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Copyright, Licensing and GDPR: A General Introduction to Copyright

Copyright Infringement

The CDPA 1988 gives the copyright owners the exclusive right to their works, which includes the right to:

  • copy the work;
  • issue copies of the work to the public;
  • perform, show or play the work in public;
  • broadcast the work;
  • make an adaptation of the work.

Anyone else performing these acts without specific permission of the copyright owner is infringing copyright and may be sued for damages if a court rules that a "substantial part" is involved which might adversely affect the rights holder by, for example, leading to loss of income. "Substantial" may refer to quality as well as quantity; for example, a short musical phrase may be considered substantial if it is the key theme of the whole work. In cases of deliberate infringement for profit (for example, producing “pirate” copies) those infringing may be criminally liable and subject to punitive damages or imprisonment.

"Copying" means reproducing the work in any material form, including storing works in electronic format so, for example, includes scanning as well as photocopying, or downloading from a website.

Definition of copyright

"Copyright" is a term used to define the legal property right subsisting in various works which result from the intellect of the creator. The Copyright, Designs and Patents Act 1988 was introduced to give legal protection to the creators of such works in order to prevent exploitation by others and to ensure creators’ moral rights. Copyright may be sold or given away by the author (hence the copyright owner of a book can often be the publisher).

Moral rights are separate from the rights governing economic exploitation, but are equally important. These belong to the creator of the work and provide them with the right to be identified as such (i.e. the right to be acknowledged through referencing) and with the right of integrity (i.e. not to be misrepresented, for example, through misquotation or adaptation).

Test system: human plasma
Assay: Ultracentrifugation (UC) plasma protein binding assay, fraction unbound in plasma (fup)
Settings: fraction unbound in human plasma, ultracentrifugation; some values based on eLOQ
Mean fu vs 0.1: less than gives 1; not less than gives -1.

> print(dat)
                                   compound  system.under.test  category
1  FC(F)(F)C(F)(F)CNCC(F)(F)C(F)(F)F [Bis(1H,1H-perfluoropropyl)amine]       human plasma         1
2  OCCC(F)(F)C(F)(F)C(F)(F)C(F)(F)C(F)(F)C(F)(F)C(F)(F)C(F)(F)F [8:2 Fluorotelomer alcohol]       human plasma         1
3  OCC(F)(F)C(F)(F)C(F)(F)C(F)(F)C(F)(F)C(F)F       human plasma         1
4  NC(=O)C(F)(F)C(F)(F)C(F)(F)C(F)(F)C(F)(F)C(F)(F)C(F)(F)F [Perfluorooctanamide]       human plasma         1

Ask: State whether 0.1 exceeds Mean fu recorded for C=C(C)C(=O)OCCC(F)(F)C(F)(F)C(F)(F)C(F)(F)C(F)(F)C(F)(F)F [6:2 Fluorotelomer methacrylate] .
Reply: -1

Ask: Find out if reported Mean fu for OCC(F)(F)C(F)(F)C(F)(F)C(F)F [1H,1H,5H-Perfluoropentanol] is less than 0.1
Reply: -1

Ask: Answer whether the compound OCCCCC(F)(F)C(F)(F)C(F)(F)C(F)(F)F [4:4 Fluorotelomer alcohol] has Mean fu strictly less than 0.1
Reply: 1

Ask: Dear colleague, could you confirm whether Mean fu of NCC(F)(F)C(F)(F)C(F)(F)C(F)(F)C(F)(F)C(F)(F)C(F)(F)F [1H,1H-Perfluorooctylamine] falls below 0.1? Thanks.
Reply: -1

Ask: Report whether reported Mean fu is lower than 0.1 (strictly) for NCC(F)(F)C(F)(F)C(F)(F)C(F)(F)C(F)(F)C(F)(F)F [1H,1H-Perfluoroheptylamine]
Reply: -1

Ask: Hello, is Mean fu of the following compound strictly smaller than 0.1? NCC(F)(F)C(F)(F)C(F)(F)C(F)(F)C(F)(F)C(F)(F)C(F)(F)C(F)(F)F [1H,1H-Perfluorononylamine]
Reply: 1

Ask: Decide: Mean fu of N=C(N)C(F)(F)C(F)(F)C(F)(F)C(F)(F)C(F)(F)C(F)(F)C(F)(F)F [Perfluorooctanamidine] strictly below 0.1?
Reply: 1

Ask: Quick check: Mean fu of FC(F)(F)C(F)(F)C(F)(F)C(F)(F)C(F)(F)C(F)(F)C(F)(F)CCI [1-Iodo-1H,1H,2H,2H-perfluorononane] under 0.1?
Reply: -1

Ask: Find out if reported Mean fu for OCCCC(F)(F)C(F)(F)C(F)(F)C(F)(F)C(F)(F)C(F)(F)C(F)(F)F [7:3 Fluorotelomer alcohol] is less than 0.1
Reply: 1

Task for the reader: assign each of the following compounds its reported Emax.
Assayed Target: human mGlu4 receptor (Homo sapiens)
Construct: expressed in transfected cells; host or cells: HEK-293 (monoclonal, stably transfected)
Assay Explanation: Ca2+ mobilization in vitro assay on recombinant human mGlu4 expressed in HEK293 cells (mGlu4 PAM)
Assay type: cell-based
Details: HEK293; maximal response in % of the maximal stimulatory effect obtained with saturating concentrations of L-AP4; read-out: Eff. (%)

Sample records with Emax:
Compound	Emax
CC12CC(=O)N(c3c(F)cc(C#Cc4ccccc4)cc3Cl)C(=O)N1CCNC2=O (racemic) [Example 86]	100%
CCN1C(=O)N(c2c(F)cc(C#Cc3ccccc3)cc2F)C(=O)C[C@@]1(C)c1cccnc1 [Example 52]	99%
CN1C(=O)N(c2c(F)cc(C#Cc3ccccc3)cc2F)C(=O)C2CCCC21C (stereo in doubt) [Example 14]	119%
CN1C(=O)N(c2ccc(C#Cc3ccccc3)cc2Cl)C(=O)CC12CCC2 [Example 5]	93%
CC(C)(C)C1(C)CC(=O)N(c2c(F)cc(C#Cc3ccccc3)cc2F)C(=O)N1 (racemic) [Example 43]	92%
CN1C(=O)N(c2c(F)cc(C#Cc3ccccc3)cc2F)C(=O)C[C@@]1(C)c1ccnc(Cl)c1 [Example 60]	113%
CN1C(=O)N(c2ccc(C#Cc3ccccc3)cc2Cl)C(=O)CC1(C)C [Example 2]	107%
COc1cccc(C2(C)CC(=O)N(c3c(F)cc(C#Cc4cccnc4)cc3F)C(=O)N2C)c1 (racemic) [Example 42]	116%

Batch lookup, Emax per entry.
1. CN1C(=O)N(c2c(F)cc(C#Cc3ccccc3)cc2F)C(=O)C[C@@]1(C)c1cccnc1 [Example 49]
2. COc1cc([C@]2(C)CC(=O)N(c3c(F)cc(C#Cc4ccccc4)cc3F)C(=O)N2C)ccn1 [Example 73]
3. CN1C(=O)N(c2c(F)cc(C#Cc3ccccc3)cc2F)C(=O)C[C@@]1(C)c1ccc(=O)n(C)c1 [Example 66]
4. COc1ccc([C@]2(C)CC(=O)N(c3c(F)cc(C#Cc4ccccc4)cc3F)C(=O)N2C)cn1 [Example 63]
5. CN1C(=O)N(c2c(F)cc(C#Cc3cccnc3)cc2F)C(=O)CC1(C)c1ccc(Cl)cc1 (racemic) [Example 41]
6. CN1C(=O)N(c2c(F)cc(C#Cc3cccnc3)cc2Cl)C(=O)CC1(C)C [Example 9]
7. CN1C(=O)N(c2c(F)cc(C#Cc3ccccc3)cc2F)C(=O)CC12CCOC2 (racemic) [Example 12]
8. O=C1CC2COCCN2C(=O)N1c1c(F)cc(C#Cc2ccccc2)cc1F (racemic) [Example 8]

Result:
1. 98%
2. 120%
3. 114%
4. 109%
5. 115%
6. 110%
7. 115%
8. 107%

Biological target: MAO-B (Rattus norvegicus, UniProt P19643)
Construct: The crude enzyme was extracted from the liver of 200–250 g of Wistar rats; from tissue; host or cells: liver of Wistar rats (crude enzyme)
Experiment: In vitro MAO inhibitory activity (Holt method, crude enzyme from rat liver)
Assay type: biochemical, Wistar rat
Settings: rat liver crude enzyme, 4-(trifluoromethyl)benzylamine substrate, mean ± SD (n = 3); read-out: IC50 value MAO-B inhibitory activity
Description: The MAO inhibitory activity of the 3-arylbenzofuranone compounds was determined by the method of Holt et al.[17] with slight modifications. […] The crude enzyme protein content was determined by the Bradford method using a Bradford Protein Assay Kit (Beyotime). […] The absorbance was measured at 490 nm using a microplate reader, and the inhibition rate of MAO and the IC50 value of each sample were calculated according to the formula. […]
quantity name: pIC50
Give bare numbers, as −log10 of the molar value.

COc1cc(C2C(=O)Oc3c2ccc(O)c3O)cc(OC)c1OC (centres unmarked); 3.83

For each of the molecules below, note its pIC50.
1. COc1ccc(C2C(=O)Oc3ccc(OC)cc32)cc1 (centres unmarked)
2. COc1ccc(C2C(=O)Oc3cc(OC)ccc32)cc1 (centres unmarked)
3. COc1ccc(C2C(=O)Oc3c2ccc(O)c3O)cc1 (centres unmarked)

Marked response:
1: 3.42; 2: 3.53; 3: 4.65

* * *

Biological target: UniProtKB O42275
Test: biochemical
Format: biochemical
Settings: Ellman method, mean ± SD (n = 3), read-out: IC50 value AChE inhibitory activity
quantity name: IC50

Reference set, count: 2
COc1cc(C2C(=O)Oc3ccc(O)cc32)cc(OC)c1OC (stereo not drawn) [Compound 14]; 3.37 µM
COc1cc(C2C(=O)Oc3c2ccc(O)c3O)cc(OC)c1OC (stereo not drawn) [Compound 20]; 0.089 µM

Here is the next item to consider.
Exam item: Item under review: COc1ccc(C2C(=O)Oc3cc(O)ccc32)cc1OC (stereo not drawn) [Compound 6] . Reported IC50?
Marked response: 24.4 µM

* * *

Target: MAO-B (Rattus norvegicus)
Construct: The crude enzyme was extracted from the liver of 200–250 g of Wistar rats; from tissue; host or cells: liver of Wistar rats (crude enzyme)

No formal procedures are required in the UK for copyright protection to apply. This is automatic, provided that:

  • the work is recorded in writing or some other material form. There is no copyright in ideas;
  • there is some originality in the work;
  • the work has been produced by a qualified person or body, generally a British subject or corporation, or the work was first published in the UK. However, most foreign material is protected by international treaties.

Copyright Durations

Different time limits apply to copyright in different formats. The most common are listed below.

Copyright in a literary, dramatic, musical or artistic work expires at the end of the period of 70 years from the end of the calendar year in which the author dies.

If the work is of unknown authorship, copyright expires at the end of a period of 70 years from the end of the calendar year in which it is first made available to the public.

Computer generated works and films are protected for 70 years from the end of the calendar year in which they were first released.

Sound recordings and broadcasts are protected for 50 years from the end of the calendar year in which they were first released.

Works protected by Copyright

Copyright protects:

  1. original literary, dramatic, musical or artistic works. This includes computer programs and databases; tables and compilations; photographs and drawings; and the more obvious instances of books and journals. These works do not have to be published in printed form; electronic materials, e.g. Web pages, are also protected.
  2. sound recordings, films, broadcasts or cable programmes, including video recordings.
  3. typographical arrangements of published editions.

Copyright does not protect an idea, it only protects the material form in which that idea is expressed. There is no copyright in an idea until it has been recorded, e.g. in written form.

For literary, dramatic, musical or artistic works the material must be original. Original means that the material needs to originate from the author, rather than being copied from another piece of work. Some element of independent skill or labour is required, but that element need not be great.

Permitted Copying

Certain exceptions permit copying a copyright work if all the conditions of that exception are satisfied. Generally, selling or hiring a copy made under these exceptions invalidates the protection.